abstract = "Individuals who display dangerous behavior towards others have historically been under-treated and under-researched. This paper discusses three published case studies wherein adult males were effectively treated for severe aggression towards others, the environment, and, in two cases, self-injury. All were diagnosed as having mental retardation and two also had a psychiatric diagnosis. All had experienced years of failed attempts to control their aggression through large pharmacological interventions and restricting their freedom of movement via restrictive environments. The use of comprehensive multifaceted behavioral programs involving punishment resulted in dramatic and long lasting reductions in aggression, the elimination or great reduction of drug use, and major lifestyle improvements. The conceptual, clinical, political, legal, philosophical, and ethical considerations that arose during the development and implementation of the programs are discussed as well as scientific issues related to achieving long term maintenance. An early published case study (Martin & Foxx, 1973) is discussed first because it illustrates how an informal functional analysis was used to design a very simple and effective non-punishment treatment program for a woman who displayed dangerous aggression.",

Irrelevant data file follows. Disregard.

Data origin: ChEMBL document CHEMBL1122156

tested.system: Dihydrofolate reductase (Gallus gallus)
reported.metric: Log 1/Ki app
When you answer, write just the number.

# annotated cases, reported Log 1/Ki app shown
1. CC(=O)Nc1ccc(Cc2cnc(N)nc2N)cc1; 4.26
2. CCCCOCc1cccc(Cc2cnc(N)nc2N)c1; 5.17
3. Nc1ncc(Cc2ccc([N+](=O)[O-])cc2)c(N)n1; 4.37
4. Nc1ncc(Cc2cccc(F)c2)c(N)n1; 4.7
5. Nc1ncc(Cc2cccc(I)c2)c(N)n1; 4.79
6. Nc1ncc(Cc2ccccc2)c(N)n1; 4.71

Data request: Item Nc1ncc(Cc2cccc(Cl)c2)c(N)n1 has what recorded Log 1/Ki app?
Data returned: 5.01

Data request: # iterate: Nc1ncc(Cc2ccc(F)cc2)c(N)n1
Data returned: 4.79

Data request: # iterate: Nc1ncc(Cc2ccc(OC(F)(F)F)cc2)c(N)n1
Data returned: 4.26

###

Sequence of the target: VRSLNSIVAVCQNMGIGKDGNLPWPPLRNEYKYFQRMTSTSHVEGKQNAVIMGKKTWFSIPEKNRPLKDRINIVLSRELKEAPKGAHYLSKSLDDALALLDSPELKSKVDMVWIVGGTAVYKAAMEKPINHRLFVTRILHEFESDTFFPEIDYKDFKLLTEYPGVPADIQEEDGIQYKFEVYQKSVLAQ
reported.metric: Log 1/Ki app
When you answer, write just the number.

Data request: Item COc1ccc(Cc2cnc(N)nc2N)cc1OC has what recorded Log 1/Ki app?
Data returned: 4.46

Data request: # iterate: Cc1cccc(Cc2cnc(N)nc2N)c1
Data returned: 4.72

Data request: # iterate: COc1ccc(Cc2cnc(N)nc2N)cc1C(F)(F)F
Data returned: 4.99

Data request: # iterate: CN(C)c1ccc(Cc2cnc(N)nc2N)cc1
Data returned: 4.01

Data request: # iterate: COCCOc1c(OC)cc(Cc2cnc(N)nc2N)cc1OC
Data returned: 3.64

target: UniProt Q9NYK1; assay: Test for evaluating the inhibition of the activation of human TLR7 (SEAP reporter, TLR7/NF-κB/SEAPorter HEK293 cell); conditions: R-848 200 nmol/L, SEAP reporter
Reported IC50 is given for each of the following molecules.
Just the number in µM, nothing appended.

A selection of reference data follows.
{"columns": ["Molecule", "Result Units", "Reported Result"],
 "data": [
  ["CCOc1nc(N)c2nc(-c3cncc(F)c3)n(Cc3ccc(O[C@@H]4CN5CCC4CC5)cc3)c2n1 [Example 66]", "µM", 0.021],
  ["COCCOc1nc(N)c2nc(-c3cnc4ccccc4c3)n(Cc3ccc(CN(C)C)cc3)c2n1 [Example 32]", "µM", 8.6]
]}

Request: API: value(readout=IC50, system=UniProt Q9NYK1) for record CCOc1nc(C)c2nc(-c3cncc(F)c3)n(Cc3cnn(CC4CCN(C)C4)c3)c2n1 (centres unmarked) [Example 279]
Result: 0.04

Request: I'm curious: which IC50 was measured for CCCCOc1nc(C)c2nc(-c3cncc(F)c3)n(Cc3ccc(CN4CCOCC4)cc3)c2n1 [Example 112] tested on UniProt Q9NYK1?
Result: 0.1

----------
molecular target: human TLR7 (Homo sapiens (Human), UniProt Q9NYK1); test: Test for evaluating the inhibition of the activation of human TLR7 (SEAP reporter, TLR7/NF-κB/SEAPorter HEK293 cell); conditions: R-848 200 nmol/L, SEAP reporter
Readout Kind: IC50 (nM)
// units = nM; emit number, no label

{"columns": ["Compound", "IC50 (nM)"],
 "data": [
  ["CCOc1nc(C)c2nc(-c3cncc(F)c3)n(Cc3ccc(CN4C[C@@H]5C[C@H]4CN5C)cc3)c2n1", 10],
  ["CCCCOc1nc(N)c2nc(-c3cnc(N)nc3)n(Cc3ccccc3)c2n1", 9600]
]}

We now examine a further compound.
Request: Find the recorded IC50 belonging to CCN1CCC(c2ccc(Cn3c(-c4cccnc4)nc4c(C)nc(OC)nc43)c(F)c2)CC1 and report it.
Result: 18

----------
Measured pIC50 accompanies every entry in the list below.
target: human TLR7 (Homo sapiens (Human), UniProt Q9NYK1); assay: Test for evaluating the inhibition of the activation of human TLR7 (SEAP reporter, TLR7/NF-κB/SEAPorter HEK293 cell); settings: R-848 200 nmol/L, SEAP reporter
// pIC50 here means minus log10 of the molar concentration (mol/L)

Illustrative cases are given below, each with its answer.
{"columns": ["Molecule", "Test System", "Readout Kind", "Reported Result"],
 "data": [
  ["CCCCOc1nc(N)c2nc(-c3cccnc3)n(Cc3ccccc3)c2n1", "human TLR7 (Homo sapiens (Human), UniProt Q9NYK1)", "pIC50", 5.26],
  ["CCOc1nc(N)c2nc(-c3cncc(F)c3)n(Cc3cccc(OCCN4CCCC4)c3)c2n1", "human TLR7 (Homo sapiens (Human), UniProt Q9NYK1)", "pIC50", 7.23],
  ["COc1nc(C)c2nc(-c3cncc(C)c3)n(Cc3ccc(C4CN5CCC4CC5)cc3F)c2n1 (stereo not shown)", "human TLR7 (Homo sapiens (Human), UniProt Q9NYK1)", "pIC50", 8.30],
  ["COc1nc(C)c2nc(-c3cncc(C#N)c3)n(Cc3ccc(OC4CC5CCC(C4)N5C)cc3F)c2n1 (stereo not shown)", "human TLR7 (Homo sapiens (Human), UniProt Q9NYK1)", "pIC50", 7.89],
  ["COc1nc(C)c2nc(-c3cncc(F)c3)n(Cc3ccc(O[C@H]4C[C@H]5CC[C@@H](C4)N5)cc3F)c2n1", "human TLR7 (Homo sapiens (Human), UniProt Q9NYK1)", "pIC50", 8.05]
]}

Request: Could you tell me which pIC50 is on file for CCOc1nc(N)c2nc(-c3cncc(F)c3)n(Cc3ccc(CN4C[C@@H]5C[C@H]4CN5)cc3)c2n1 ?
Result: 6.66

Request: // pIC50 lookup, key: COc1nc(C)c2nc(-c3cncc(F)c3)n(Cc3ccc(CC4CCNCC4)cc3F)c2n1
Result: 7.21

author = "Richard Foxx",
year = "2003",
month = "2",
day = "1",
doi = "10.1002/bin.127",
language = "English (US)",
volume = "18",
pages = "1--21",
journal = "Behavioral Interventions",
issn = "1072-0847",
publisher = "John Wiley and Sons Ltd",
number = "1",

}

The treatment of dangerous behavior. / Foxx, Richard.

In: Behavioral Interventions, Vol. 18, No. 1, 01.02.2003, p. 1-21.

Research output: Contribution to journalArticle

TY - JOUR

T1 - The treatment of dangerous behavior

AU - Foxx, Richard

PY - 2003/2/1

Y1 - 2003/2/1